Opening the left door is a little different. With the right door opened and secured, the driver
should look inside to be absolutely certain there is no freight leaning against the left door. Should
there be anything obstructing his vision or insufficient light to be able to see clearly, he needs to
check again. Even if everything is safe and in place, material handling personnel should develop the
habit of positioning themselves so the door pushes them out of the way should it be pushed open.
The latch(s) should always be worked using the same hand as the door. The right hand works the
right door latch and the left hand works the left door latch. In both cases, the other arm should be
extended out fully with the hand firmly on the door.
Roll up doors have the potential for a different set of problems. If they are normally opened
from the ground because no loading dock is available, a grab bar should be mounted to the back
comer of the truck/trailer body to hold onto and non-slip material placed on the ICC bar or step.
When climbing up into the cargo area, the entry and exit system should be designed so the driver has
three parts of his/her body on the vehicle at all times. This could be two feet and one hand or two
hands and one foot to limit the possibility of a slip and fall accident.
If a roll up door will not go up, it should never be forced open with a forklift. Roll up doors
that will not go up, that had been working satisfactorily before, a mechanical problem is probably
not the cause and it is more likely to be shifting and or falling cargo pressing against it. There is no
simple answer to getting the door opened. Usually, roll up doors will open a little with freight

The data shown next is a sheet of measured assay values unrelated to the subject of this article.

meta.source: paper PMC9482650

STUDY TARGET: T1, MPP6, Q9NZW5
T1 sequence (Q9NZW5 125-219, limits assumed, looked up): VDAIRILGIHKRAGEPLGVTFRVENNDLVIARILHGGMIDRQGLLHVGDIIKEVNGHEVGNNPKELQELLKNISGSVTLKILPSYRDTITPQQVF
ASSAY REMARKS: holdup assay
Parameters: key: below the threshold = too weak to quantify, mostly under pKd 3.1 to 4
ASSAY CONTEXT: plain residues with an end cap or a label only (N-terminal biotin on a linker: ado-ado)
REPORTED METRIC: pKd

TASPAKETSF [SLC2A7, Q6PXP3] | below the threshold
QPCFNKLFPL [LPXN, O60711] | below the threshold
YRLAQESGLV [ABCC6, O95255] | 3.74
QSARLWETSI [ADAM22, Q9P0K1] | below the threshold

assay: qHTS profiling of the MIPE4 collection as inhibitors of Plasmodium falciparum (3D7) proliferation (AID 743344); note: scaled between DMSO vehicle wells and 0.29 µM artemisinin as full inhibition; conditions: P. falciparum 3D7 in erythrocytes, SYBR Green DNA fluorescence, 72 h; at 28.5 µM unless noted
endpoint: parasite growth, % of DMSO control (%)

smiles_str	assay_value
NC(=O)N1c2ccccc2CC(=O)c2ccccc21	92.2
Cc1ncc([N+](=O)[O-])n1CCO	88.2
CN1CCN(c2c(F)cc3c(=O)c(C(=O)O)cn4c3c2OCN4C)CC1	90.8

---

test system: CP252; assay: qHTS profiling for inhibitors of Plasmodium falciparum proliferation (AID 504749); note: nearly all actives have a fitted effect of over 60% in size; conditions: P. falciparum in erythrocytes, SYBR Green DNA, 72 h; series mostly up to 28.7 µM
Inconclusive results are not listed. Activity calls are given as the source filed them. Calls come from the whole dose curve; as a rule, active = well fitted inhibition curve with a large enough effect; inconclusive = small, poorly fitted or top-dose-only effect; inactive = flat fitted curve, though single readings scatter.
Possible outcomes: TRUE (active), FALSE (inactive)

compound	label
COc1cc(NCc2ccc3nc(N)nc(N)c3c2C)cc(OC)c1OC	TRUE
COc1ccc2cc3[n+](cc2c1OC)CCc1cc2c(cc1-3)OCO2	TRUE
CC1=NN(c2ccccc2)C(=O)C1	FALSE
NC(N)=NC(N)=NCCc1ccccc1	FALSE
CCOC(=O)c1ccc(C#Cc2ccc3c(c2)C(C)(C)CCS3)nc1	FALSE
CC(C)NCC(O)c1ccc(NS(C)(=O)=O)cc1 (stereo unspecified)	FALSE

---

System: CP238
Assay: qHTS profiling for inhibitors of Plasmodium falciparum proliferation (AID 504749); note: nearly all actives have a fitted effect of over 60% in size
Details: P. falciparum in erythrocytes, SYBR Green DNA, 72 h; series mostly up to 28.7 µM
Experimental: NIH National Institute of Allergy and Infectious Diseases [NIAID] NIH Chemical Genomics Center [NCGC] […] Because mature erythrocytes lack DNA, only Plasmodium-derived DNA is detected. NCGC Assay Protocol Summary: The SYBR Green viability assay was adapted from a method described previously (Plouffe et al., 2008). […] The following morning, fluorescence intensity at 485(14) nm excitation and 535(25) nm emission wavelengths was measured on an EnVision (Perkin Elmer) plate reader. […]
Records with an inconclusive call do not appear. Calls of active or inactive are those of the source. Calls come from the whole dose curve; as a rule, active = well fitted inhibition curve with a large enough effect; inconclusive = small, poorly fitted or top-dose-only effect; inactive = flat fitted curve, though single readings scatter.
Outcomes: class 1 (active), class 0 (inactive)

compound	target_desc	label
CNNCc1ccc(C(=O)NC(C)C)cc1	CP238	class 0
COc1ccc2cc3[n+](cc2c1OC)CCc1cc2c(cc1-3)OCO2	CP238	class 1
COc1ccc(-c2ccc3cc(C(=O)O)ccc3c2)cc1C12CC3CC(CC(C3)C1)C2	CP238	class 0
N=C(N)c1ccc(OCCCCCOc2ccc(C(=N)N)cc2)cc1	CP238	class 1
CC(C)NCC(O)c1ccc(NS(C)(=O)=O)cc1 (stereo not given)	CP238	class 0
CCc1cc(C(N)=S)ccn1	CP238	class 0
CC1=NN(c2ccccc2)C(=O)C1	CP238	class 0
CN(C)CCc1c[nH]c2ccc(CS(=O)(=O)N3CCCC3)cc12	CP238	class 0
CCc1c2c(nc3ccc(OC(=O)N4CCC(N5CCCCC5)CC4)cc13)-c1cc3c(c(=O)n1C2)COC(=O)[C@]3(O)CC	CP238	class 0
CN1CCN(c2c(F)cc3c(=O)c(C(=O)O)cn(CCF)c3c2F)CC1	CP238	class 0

pressed against them. To get them fully opened, it may mean getting someone under the door that
can rearrange the load so it is clear of the door. This too could be dangerous. Having this experience
once will present a good case for whoever loaded the vehicle or transported it to properly secure the
freight with cargo securement devices so it does not shift and/or fall against the doors to prevent it
from happening again. As with “bam doors,” roll up doors should never be used to secure cargo.
Other cargo securement devices should be used.
The resulting litigation from an accident of this type often can bring the entity that loaded the
vehicle in as a defendant because the freight was not properly secured and the doors were sealed
preventing the truck driver from inspecting the load and securing it; the motor carrier that transported
the load might be a defendant because they have the obligation, under the safety regulations, to
inspect and secure the freight they transport; or make the plaintiff responsible for their own accident
if they did not take the appropriate precautions in opening the doors.
DISCLAIMER: This article is not intended to be legal advice. It is only intended to be information based on the experience of the
author and only under the specific circumstances contained herein. Consult with a qualified allorney to determine how the issues
outlined above may apply to your specific circumstances.
How can it be the same thing only different?
By: Terry Morgan, DLP & CTL-AST&L &
Surface Transportation Board Practitioner
Who loads a cargo carrying vehicle can make the difference in establishing liability